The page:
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Special Edition from Harvard Conference on Happiness x Work
Notes and insights from the conference...
This week I attended the SHINE Summit at Harvard University.
It was organized by the Harvard Human Flourishing Program and SHINE – two incredible organizations. The focus of the conference was, broadly speaking, the intersection of wellbeing and work with a focus on purpose, productivity, and the role of organizations in promoting wellbeing. In their words…
The SHINE Summit is the leading forum for visionary thinking, innovative research and practical solutions that advance corporate sustainability and public health. Join us on campus in Cambridge for the most important interdisciplinary conversations on the role of business in advancing human well-being, featuring renowned scientists and pioneering leaders of industry.
Domains of Human Flourishing
The Harvard Human Flourishing program uses the term “flourish” as their term for what I’d call thriving, Happiness, or an optimal life.
They break it down into five central domains: happiness and life satisfaction, physical and mental health, meaning and purpose, character and virtue, and close social relationships. Each of these is nearly universally desired, and each constitutes an end in and of itself. These operate through four pathways: family, work, education, and religious community. The domains are sort of factors or dimensions whereas the pathways are vehicles that influence the domain. For example, how does working life support physical and mental health? How does education affect sense of purpose?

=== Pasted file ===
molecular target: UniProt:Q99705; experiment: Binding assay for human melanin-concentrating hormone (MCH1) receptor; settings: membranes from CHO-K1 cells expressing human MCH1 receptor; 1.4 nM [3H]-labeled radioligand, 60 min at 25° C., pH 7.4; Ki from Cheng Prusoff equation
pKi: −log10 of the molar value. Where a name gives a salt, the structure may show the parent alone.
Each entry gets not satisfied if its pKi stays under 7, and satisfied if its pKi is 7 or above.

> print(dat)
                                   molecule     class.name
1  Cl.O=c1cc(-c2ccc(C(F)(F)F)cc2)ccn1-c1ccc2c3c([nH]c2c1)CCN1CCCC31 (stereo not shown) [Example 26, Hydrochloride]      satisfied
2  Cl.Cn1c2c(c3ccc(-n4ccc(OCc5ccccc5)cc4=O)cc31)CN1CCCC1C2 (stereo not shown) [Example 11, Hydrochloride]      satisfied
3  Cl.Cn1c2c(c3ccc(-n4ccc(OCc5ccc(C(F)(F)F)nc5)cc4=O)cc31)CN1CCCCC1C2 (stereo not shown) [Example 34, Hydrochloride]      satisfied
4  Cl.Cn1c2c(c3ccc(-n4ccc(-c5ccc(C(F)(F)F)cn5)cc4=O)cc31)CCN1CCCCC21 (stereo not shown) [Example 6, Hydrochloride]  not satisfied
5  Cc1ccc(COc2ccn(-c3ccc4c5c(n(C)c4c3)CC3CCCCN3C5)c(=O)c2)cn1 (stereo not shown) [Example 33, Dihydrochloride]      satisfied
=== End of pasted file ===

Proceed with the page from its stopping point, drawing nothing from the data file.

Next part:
If you want to understand the wellbeing of individuals or of the collective, this provides a useful structure to direct your thinking, research, or interventions.
You can read all about this research in their outstanding 2017 paper here.
How to Flourish at Work
There were two models for flourishing at work that caught my attention.
The Harvard Human Flourishing program explains that people are supported to flourish at work when they are…
Satisfaction and purpose come from a sense that the work has an impact on serving something greater than oneself. Health refers to basic safety, absence of abuse, financial security, and work demands that do not undermine physical or mental health. Engagement is a measure popularized by Gallup: they explain it as the involvement and enthusiasm of employees in their work and workplace.
A more in-depth model came from a panel with Piotr Białowolski, Nidhi Ghildayal, Heloisa Jardim, and Dorota Węziak-Białowolska. I have consolidated their categories to arrive at the below model.
The following factors determine happiness in working life:
Relationships – Psychological safety and genuine social connection.
Meaning – Sense of purpose and connection to organization’s purpose.
Balance – Adequate time for personal renewal. Not feeling overwhelmed which diminishes efficacy and performance.
Autonomy – Reasonable amount of control over how one works.
Compensation – Competitive and fair wages.
Recognition – Contributions are witnessed and shared.
Mastery – Opportunities to grow and develop skills.
Environment – Workplace setting is safe and does not damage physical or mental health.
If you’re thinking about your work life or your organization as a whole – the above dimensions can guide how you create a work experience that supports happiness and flourishing.
Business / Organization Applications
There were loads of insights, stories, and lessons that can be used to improve the climate and performance of teams and organizations. I’ll share highlights below…